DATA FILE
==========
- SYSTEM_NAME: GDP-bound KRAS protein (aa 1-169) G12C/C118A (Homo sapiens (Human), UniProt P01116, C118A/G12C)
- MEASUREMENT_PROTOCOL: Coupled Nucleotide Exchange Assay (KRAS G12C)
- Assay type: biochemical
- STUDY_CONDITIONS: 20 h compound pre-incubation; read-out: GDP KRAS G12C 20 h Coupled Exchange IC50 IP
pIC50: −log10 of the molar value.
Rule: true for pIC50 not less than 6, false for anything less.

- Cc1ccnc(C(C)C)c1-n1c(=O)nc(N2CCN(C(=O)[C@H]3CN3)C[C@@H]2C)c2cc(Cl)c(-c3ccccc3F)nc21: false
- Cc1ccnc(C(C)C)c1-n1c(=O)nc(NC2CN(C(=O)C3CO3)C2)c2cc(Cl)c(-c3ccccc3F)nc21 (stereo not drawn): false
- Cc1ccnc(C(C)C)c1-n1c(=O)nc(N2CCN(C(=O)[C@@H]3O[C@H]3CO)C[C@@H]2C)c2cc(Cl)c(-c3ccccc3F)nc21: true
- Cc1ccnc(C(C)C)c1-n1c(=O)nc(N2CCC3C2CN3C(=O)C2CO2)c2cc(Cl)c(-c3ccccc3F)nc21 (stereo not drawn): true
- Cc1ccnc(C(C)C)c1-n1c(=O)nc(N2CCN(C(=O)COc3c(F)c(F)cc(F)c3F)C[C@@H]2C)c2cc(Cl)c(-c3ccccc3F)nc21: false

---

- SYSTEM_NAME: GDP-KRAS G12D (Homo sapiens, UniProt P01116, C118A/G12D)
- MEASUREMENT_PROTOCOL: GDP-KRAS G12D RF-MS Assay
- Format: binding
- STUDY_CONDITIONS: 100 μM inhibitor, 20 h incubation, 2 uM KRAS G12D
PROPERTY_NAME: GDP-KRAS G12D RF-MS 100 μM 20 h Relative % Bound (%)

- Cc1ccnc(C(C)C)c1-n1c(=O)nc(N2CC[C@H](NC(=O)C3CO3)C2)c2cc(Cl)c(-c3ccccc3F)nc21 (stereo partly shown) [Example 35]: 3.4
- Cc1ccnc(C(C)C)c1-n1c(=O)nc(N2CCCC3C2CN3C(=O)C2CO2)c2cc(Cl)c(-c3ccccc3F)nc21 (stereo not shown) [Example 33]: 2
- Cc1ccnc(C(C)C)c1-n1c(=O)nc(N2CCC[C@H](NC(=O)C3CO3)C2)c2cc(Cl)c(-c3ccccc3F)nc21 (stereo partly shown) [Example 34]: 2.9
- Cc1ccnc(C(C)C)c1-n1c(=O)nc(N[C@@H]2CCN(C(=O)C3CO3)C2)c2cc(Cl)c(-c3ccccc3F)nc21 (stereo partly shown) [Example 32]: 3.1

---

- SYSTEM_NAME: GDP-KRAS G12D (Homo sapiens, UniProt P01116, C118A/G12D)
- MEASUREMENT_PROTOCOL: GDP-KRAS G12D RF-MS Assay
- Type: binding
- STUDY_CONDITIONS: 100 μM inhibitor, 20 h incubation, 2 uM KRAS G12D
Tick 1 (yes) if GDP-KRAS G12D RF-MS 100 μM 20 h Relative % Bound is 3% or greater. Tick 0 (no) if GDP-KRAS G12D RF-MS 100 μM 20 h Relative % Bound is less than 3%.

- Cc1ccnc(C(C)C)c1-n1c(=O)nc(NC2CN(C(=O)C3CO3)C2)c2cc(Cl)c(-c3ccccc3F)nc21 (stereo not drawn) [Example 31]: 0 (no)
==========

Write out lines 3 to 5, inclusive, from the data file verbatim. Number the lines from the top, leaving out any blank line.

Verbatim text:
- Assay type: biochemical
- STUDY_CONDITIONS: 20 h compound pre-incubation; read-out: GDP KRAS G12C 20 h Coupled Exchange IC50 IP
pIC50: −log10 of the molar value.